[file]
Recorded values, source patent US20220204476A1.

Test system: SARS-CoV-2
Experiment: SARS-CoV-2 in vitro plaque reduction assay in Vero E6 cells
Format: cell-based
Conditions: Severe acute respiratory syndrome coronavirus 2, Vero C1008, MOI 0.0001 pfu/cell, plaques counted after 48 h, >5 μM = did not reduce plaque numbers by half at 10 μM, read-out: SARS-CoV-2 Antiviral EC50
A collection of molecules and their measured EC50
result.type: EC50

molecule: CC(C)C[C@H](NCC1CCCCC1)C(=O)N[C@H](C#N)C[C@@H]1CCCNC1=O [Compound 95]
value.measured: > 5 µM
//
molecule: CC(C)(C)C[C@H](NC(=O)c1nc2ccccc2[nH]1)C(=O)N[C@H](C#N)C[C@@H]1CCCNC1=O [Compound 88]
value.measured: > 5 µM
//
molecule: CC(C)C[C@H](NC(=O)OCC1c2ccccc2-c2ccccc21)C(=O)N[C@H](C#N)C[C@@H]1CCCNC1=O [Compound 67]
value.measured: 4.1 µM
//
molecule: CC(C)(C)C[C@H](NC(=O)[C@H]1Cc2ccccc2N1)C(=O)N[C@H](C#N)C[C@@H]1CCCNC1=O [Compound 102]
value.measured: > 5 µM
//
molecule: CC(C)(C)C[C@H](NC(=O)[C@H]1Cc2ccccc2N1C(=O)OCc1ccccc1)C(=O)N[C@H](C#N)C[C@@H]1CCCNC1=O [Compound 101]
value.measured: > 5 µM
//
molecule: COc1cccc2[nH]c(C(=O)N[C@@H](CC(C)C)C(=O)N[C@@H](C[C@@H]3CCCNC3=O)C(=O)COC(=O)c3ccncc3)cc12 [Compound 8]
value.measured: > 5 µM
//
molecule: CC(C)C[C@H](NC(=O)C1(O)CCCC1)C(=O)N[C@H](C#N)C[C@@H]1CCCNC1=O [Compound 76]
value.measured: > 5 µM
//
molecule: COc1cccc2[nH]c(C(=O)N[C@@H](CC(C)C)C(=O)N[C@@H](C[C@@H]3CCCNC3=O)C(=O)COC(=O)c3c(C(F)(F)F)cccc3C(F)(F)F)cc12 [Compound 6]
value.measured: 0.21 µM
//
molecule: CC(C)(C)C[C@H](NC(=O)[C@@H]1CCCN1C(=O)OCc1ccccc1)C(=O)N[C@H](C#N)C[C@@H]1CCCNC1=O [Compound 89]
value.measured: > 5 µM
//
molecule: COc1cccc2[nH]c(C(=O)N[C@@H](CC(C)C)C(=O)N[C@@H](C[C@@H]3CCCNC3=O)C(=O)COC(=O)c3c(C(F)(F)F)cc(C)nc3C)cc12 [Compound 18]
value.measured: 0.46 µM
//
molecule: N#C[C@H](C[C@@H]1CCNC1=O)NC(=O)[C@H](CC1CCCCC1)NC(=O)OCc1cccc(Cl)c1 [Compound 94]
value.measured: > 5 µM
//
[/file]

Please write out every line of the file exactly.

Recorded values, source patent US20220204476A1.

Test system: SARS-CoV-2
Experiment: SARS-CoV-2 in vitro plaque reduction assay in Vero E6 cells
Format: cell-based
Conditions: Severe acute respiratory syndrome coronavirus 2, Vero C1008, MOI 0.0001 pfu/cell, plaques counted after 48 h, >5 μM = did not reduce plaque numbers by half at 10 μM, read-out: SARS-CoV-2 Antiviral EC50
A collection of molecules and their measured EC50
result.type: EC50

molecule: CC(C)C[C@H](NCC1CCCCC1)C(=O)N[C@H](C#N)C[C@@H]1CCCNC1=O [Compound 95]
value.measured: > 5 µM
//
molecule: CC(C)(C)C[C@H](NC(=O)c1nc2ccccc2[nH]1)C(=O)N[C@H](C#N)C[C@@H]1CCCNC1=O [Compound 88]
value.measured: > 5 µM
//
molecule: CC(C)C[C@H](NC(=O)OCC1c2ccccc2-c2ccccc21)C(=O)N[C@H](C#N)C[C@@H]1CCCNC1=O [Compound 67]
value.measured: 4.1 µM
//
molecule: CC(C)(C)C[C@H](NC(=O)[C@H]1Cc2ccccc2N1)C(=O)N[C@H](C#N)C[C@@H]1CCCNC1=O [Compound 102]
value.measured: > 5 µM
//
molecule: CC(C)(C)C[C@H](NC(=O)[C@H]1Cc2ccccc2N1C(=O)OCc1ccccc1)C(=O)N[C@H](C#N)C[C@@H]1CCCNC1=O [Compound 101]
value.measured: > 5 µM
//
molecule: COc1cccc2[nH]c(C(=O)N[C@@H](CC(C)C)C(=O)N[C@@H](C[C@@H]3CCCNC3=O)C(=O)COC(=O)c3ccncc3)cc12 [Compound 8]
value.measured: > 5 µM
//
molecule: CC(C)C[C@H](NC(=O)C1(O)CCCC1)C(=O)N[C@H](C#N)C[C@@H]1CCCNC1=O [Compound 76]
value.measured: > 5 µM
//
molecule: COc1cccc2[nH]c(C(=O)N[C@@H](CC(C)C)C(=O)N[C@@H](C[C@@H]3CCCNC3=O)C(=O)COC(=O)c3c(C(F)(F)F)cccc3C(F)(F)F)cc12 [Compound 6]
value.measured: 0.21 µM
//
molecule: CC(C)(C)C[C@H](NC(=O)[C@@H]1CCCN1C(=O)OCc1ccccc1)C(=O)N[C@H](C#N)C[C@@H]1CCCNC1=O [Compound 89]
value.measured: > 5 µM
//
molecule: COc1cccc2[nH]c(C(=O)N[C@@H](CC(C)C)C(=O)N[C@@H](C[C@@H]3CCCNC3=O)C(=O)COC(=O)c3c(C(F)(F)F)cc(C)nc3C)cc12 [Compound 18]
value.measured: 0.46 µM
//
molecule: N#C[C@H](C[C@@H]1CCNC1=O)NC(=O)[C@H](CC1CCCCC1)NC(=O)OCc1cccc(Cl)c1 [Compound 94]
value.measured: > 5 µM
//